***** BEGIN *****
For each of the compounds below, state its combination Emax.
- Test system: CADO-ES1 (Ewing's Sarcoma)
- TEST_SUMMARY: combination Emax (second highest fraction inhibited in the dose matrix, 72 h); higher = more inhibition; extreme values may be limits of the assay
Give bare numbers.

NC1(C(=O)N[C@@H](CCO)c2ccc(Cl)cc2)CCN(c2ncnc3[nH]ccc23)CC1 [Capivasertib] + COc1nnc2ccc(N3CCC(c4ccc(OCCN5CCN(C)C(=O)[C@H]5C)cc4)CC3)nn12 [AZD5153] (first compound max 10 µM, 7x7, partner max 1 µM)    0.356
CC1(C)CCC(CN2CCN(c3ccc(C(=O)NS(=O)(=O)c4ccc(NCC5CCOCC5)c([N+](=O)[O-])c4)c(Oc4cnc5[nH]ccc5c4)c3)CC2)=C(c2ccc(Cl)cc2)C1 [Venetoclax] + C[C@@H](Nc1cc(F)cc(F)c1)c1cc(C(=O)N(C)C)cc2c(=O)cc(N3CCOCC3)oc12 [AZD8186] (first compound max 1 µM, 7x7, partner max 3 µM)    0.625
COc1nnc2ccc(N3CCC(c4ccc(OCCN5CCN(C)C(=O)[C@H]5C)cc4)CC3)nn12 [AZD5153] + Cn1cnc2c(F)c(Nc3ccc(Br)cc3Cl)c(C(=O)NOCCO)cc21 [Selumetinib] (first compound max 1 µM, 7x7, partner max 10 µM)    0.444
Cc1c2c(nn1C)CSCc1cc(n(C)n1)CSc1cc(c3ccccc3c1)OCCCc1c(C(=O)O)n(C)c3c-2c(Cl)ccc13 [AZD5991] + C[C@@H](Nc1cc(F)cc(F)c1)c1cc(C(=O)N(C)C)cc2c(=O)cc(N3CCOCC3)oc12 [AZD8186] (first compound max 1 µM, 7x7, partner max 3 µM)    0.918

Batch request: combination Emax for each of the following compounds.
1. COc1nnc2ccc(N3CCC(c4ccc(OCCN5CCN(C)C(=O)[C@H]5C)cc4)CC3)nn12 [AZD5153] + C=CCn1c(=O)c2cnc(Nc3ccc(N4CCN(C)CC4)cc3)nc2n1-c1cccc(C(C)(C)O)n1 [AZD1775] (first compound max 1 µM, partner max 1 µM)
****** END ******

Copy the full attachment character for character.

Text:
For each of the compounds below, state its combination Emax.
- Test system: CADO-ES1 (Ewing's Sarcoma)
- TEST_SUMMARY: combination Emax (second highest fraction inhibited in the dose matrix, 72 h); higher = more inhibition; extreme values may be limits of the assay
Give bare numbers.

NC1(C(=O)N[C@@H](CCO)c2ccc(Cl)cc2)CCN(c2ncnc3[nH]ccc23)CC1 [Capivasertib] + COc1nnc2ccc(N3CCC(c4ccc(OCCN5CCN(C)C(=O)[C@H]5C)cc4)CC3)nn12 [AZD5153] (first compound max 10 µM, 7x7, partner max 1 µM)    0.356
CC1(C)CCC(CN2CCN(c3ccc(C(=O)NS(=O)(=O)c4ccc(NCC5CCOCC5)c([N+](=O)[O-])c4)c(Oc4cnc5[nH]ccc5c4)c3)CC2)=C(c2ccc(Cl)cc2)C1 [Venetoclax] + C[C@@H](Nc1cc(F)cc(F)c1)c1cc(C(=O)N(C)C)cc2c(=O)cc(N3CCOCC3)oc12 [AZD8186] (first compound max 1 µM, 7x7, partner max 3 µM)    0.625
COc1nnc2ccc(N3CCC(c4ccc(OCCN5CCN(C)C(=O)[C@H]5C)cc4)CC3)nn12 [AZD5153] + Cn1cnc2c(F)c(Nc3ccc(Br)cc3Cl)c(C(=O)NOCCO)cc21 [Selumetinib] (first compound max 1 µM, 7x7, partner max 10 µM)    0.444
Cc1c2c(nn1C)CSCc1cc(n(C)n1)CSc1cc(c3ccccc3c1)OCCCc1c(C(=O)O)n(C)c3c-2c(Cl)ccc13 [AZD5991] + C[C@@H](Nc1cc(F)cc(F)c1)c1cc(C(=O)N(C)C)cc2c(=O)cc(N3CCOCC3)oc12 [AZD8186] (first compound max 1 µM, 7x7, partner max 3 µM)    0.918

Batch request: combination Emax for each of the following compounds.
1. COc1nnc2ccc(N3CCC(c4ccc(OCCN5CCN(C)C(=O)[C@H]5C)cc4)CC3)nn12 [AZD5153] + C=CCn1c(=O)c2cnc(Nc3ccc(N4CCN(C)CC4)cc3)nc2n1-c1cccc(C(C)(C)O)n1 [AZD1775] (first compound max 1 µM, partner max 1 µM)